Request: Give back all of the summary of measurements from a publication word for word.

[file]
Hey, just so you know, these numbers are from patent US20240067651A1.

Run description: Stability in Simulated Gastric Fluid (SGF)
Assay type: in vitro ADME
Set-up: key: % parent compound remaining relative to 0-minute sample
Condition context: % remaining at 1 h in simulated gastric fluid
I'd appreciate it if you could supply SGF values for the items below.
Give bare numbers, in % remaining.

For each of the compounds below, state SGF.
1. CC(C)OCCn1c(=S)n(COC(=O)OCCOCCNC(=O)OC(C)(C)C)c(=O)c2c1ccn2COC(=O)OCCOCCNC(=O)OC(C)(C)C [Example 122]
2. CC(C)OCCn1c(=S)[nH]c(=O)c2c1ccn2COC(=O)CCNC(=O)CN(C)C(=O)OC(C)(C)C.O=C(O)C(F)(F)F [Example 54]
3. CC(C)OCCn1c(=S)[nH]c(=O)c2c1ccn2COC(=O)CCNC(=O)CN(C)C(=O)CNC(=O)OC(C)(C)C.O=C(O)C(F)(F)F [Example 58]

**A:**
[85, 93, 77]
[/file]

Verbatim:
Hey, just so you know, these numbers are from patent US20240067651A1.

Run description: Stability in Simulated Gastric Fluid (SGF)
Assay type: in vitro ADME
Set-up: key: % parent compound remaining relative to 0-minute sample
Condition context: % remaining at 1 h in simulated gastric fluid
I'd appreciate it if you could supply SGF values for the items below.
Give bare numbers, in % remaining.

For each of the compounds below, state SGF.
1. CC(C)OCCn1c(=S)n(COC(=O)OCCOCCNC(=O)OC(C)(C)C)c(=O)c2c1ccn2COC(=O)OCCOCCNC(=O)OC(C)(C)C [Example 122]
2. CC(C)OCCn1c(=S)[nH]c(=O)c2c1ccn2COC(=O)CCNC(=O)CN(C)C(=O)OC(C)(C)C.O=C(O)C(F)(F)F [Example 54]
3. CC(C)OCCn1c(=S)[nH]c(=O)c2c1ccn2COC(=O)CCNC(=O)CN(C)C(=O)CNC(=O)OC(C)(C)C.O=C(O)C(F)(F)F [Example 58]

**A:**
[85, 93, 77]